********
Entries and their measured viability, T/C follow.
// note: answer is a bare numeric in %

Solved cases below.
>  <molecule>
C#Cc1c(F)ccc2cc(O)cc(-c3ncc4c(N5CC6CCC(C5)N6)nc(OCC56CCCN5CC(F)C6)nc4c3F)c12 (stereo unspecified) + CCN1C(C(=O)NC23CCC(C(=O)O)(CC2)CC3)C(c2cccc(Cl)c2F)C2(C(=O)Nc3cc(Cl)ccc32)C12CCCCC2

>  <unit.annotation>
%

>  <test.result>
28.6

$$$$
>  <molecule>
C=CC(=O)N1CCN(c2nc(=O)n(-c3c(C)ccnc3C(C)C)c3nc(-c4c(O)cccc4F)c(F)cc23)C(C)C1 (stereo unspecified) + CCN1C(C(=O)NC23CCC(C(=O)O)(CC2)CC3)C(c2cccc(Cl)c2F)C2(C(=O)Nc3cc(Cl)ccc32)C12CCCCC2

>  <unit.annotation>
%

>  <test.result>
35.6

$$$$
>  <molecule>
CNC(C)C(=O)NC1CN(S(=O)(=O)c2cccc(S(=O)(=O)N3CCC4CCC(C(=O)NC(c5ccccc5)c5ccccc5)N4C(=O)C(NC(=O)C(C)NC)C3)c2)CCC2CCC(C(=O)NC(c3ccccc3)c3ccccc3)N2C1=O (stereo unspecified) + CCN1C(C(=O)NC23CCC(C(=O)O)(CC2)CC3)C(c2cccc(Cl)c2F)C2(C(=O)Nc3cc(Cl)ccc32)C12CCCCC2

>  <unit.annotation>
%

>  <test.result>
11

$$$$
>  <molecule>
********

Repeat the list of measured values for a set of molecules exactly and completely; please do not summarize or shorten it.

Entries and their measured viability, T/C follow.
// note: answer is a bare numeric in %

Solved cases below.
>  <molecule>
C#Cc1c(F)ccc2cc(O)cc(-c3ncc4c(N5CC6CCC(C5)N6)nc(OCC56CCCN5CC(F)C6)nc4c3F)c12 (stereo unspecified) + CCN1C(C(=O)NC23CCC(C(=O)O)(CC2)CC3)C(c2cccc(Cl)c2F)C2(C(=O)Nc3cc(Cl)ccc32)C12CCCCC2

>  <unit.annotation>
%

>  <test.result>
28.6

$$$$
>  <molecule>
C=CC(=O)N1CCN(c2nc(=O)n(-c3c(C)ccnc3C(C)C)c3nc(-c4c(O)cccc4F)c(F)cc23)C(C)C1 (stereo unspecified) + CCN1C(C(=O)NC23CCC(C(=O)O)(CC2)CC3)C(c2cccc(Cl)c2F)C2(C(=O)Nc3cc(Cl)ccc32)C12CCCCC2

>  <unit.annotation>
%

>  <test.result>
35.6

$$$$
>  <molecule>
CNC(C)C(=O)NC1CN(S(=O)(=O)c2cccc(S(=O)(=O)N3CCC4CCC(C(=O)NC(c5ccccc5)c5ccccc5)N4C(=O)C(NC(=O)C(C)NC)C3)c2)CCC2CCC(C(=O)NC(c3ccccc3)c3ccccc3)N2C1=O (stereo unspecified) + CCN1C(C(=O)NC23CCC(C(=O)O)(CC2)CC3)C(c2cccc(Cl)c2F)C2(C(=O)Nc3cc(Cl)ccc32)C12CCCCC2

>  <unit.annotation>
%

>  <test.result>
11

$$$$
>  <molecule>